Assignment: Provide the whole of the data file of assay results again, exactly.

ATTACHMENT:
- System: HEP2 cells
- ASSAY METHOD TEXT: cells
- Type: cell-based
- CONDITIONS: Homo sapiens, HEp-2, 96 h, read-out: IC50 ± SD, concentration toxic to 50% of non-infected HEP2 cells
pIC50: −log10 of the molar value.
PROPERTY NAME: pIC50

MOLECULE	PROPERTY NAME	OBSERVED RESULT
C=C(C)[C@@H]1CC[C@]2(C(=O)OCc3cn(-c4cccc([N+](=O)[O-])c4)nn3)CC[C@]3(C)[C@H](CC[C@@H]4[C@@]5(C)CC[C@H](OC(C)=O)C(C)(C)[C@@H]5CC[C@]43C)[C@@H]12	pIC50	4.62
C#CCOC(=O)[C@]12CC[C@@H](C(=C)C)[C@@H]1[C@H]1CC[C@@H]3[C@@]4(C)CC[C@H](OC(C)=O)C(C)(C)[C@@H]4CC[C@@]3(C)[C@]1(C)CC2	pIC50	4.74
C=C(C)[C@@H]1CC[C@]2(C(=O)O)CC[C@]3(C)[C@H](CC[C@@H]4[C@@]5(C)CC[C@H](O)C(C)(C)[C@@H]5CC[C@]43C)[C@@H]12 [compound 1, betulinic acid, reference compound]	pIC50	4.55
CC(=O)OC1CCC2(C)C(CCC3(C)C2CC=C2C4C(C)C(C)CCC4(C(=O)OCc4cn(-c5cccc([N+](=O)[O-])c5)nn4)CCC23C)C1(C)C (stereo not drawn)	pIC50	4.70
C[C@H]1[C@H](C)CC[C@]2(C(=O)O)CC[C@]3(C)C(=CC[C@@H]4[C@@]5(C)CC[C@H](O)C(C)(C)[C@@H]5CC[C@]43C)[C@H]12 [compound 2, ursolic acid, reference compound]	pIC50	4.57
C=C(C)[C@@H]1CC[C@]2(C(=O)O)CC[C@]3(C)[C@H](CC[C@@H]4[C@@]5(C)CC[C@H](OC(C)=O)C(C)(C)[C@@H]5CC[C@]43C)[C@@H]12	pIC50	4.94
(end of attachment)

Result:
- System: HEP2 cells
- ASSAY METHOD TEXT: cells
- Type: cell-based
- CONDITIONS: Homo sapiens, HEp-2, 96 h, read-out: IC50 ± SD, concentration toxic to 50% of non-infected HEP2 cells
pIC50: −log10 of the molar value.
PROPERTY NAME: pIC50

MOLECULE	PROPERTY NAME	OBSERVED RESULT
C=C(C)[C@@H]1CC[C@]2(C(=O)OCc3cn(-c4cccc([N+](=O)[O-])c4)nn3)CC[C@]3(C)[C@H](CC[C@@H]4[C@@]5(C)CC[C@H](OC(C)=O)C(C)(C)[C@@H]5CC[C@]43C)[C@@H]12	pIC50	4.62
C#CCOC(=O)[C@]12CC[C@@H](C(=C)C)[C@@H]1[C@H]1CC[C@@H]3[C@@]4(C)CC[C@H](OC(C)=O)C(C)(C)[C@@H]4CC[C@@]3(C)[C@]1(C)CC2	pIC50	4.74
C=C(C)[C@@H]1CC[C@]2(C(=O)O)CC[C@]3(C)[C@H](CC[C@@H]4[C@@]5(C)CC[C@H](O)C(C)(C)[C@@H]5CC[C@]43C)[C@@H]12 [compound 1, betulinic acid, reference compound]	pIC50	4.55
CC(=O)OC1CCC2(C)C(CCC3(C)C2CC=C2C4C(C)C(C)CCC4(C(=O)OCc4cn(-c5cccc([N+](=O)[O-])c5)nn4)CCC23C)C1(C)C (stereo not drawn)	pIC50	4.70
C[C@H]1[C@H](C)CC[C@]2(C(=O)O)CC[C@]3(C)C(=CC[C@@H]4[C@@]5(C)CC[C@H](O)C(C)(C)[C@@H]5CC[C@]43C)[C@H]12 [compound 2, ursolic acid, reference compound]	pIC50	4.57
C=C(C)[C@@H]1CC[C@]2(C(=O)O)CC[C@]3(C)[C@H](CC[C@@H]4[C@@]5(C)CC[C@H](OC(C)=O)C(C)(C)[C@@H]5CC[C@]43C)[C@@H]12	pIC50	4.94